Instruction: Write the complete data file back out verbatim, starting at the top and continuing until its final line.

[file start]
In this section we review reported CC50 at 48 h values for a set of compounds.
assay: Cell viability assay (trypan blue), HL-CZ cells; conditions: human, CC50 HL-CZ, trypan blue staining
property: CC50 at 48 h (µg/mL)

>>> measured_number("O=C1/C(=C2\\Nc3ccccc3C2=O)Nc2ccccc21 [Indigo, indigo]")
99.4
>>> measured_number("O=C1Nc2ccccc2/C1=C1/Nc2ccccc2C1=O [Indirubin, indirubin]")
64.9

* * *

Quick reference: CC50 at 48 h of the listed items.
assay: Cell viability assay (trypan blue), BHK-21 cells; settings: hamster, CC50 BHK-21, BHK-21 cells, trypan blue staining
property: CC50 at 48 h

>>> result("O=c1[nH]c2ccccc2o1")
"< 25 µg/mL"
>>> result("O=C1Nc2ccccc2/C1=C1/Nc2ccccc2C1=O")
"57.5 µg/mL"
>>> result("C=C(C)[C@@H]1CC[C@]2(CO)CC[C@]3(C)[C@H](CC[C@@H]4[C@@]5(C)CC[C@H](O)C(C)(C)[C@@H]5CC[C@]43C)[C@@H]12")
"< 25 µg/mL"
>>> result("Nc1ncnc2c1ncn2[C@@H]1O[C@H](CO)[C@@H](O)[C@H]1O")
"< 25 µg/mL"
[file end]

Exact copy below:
In this section we review reported CC50 at 48 h values for a set of compounds.
assay: Cell viability assay (trypan blue), HL-CZ cells; conditions: human, CC50 HL-CZ, trypan blue staining
property: CC50 at 48 h (µg/mL)

>>> measured_number("O=C1/C(=C2\\Nc3ccccc3C2=O)Nc2ccccc21 [Indigo, indigo]")
99.4
>>> measured_number("O=C1Nc2ccccc2/C1=C1/Nc2ccccc2C1=O [Indirubin, indirubin]")
64.9

* * *

Quick reference: CC50 at 48 h of the listed items.
assay: Cell viability assay (trypan blue), BHK-21 cells; settings: hamster, CC50 BHK-21, BHK-21 cells, trypan blue staining
property: CC50 at 48 h

>>> result("O=c1[nH]c2ccccc2o1")
"< 25 µg/mL"
>>> result("O=C1Nc2ccccc2/C1=C1/Nc2ccccc2C1=O")
"57.5 µg/mL"
>>> result("C=C(C)[C@@H]1CC[C@]2(CO)CC[C@]3(C)[C@H](CC[C@@H]4[C@@]5(C)CC[C@H](O)C(C)(C)[C@@H]5CC[C@]43C)[C@@H]12")
"< 25 µg/mL"
>>> result("Nc1ncnc2c1ncn2[C@@H]1O[C@H](CO)[C@@H](O)[C@H]1O")
"< 25 µg/mL"